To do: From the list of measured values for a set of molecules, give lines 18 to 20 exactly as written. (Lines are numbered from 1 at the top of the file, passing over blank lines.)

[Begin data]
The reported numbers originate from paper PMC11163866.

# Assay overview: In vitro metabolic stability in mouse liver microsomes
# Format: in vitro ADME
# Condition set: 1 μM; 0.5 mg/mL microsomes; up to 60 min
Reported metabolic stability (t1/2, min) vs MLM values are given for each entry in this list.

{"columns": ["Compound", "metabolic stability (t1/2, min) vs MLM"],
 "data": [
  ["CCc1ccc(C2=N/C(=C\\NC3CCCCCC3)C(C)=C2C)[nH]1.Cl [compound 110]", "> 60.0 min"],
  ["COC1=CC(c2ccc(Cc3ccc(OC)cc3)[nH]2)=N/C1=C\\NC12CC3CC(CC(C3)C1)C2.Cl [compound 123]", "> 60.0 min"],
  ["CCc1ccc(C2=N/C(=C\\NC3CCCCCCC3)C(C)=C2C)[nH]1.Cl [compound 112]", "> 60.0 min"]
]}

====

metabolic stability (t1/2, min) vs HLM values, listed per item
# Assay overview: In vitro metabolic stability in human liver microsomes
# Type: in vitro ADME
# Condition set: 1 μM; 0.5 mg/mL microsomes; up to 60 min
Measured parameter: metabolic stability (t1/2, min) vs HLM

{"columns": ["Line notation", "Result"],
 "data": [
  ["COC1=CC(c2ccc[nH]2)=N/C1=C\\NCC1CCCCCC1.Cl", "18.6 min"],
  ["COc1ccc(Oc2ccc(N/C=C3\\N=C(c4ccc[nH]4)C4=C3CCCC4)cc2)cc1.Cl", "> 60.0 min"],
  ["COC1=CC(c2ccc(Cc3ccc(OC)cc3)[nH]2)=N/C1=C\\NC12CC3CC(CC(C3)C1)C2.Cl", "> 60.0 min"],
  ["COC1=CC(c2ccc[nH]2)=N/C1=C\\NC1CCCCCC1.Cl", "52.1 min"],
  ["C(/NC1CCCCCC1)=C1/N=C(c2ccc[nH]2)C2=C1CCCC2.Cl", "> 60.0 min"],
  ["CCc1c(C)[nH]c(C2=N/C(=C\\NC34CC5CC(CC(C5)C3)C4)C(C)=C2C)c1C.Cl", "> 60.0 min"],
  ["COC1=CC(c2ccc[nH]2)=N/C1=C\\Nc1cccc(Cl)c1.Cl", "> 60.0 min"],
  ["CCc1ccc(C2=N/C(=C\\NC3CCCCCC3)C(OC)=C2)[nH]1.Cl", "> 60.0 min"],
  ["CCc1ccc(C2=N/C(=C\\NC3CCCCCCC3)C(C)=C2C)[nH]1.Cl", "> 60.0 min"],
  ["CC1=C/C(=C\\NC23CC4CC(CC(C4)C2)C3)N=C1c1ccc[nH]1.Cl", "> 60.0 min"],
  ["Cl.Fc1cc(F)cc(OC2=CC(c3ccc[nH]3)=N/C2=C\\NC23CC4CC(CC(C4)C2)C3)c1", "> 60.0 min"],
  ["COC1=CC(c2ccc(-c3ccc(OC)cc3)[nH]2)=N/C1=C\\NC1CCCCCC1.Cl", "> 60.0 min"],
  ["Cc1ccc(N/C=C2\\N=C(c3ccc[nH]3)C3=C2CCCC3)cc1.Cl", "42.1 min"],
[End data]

{"columns": ["Line notation", "Result"],
 "data": [
  ["COC1=CC(c2ccc[nH]2)=N/C1=C\\NCC1CCCCCC1.Cl", "18.6 min"],